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Roth Hears Conflicting Views on Bilingual Education

August 25, 1993

WASHINGTON (AP) _ A Wisconsin congressman wants English to be the official language of the land and Jose Fabila, the son of Mexican immigrants, thinks that is a good idea.

Fabila said Tuesday that learning English was integral to his success and ″I do not want my children to be denied an education in English.″

The owner of a food company in California, Fabila was among those who testified before a temporary panel chaired by Rep. Toby Roth, R-Wis., in behalf of his bill to declare English the official language of the United States.

The measure would repeal all federal bilingual programs and direct the Immigration and Naturalization Service to establish an English-language proficiency standard for immigrants to obtain U.S. citizenship.

Testifying against the measure before Roth’s Congressional English Language Task Force was Sara Melendez, a Puerto Rican native who spoke no English when she came to the United States, but majored in English and eventually received a doctorate from Harvard University.

She suggested there was nothing wrong with programs that let students be taught math, science and other subjects in their native language while being taught English.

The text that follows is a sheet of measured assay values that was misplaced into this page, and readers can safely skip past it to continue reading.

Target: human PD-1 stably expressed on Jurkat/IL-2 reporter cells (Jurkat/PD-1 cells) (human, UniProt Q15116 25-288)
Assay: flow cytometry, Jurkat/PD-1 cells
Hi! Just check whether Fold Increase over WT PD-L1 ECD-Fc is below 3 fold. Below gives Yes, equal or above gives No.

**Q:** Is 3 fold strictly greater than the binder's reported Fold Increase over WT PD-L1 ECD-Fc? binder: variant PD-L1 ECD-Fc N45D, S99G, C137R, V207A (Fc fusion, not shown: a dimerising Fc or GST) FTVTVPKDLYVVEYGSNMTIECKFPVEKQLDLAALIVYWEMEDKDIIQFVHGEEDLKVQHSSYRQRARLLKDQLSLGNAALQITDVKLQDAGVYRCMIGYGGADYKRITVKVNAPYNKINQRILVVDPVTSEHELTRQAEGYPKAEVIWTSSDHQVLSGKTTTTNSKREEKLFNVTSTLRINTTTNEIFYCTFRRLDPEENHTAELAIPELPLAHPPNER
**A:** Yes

Roth questioned what would have happened if such programs had existed when thousands of Europeans emigrated to the United States.

″Could you imagine Yiddish in New York, German in Wisconsin, Scandinavian in Minnesota ... you wouldn’t have a United States of America,″ he said.

Fabila said his parents came to the United States from Mexico in the 1940s and didn’t have the help of government programs. They had to learn English to succeed, building a company, Fabila Foods, that now employs 103 people, he said.

He described English as the ″language of opportunity″ and said that when the government decides to grant special treatment to other languages ″it is asking for trouble.″

Christine Rossell, a professor at Boston University, said bilingual education does not work because it is illogical to think children will learn a second language by being taught in their native tongue.

Rossell said the programs are a product of the civil rights movements of the 1960s when educators embraced the notion that maintaining a connection to culture and roots would encourage self-esteem in students.

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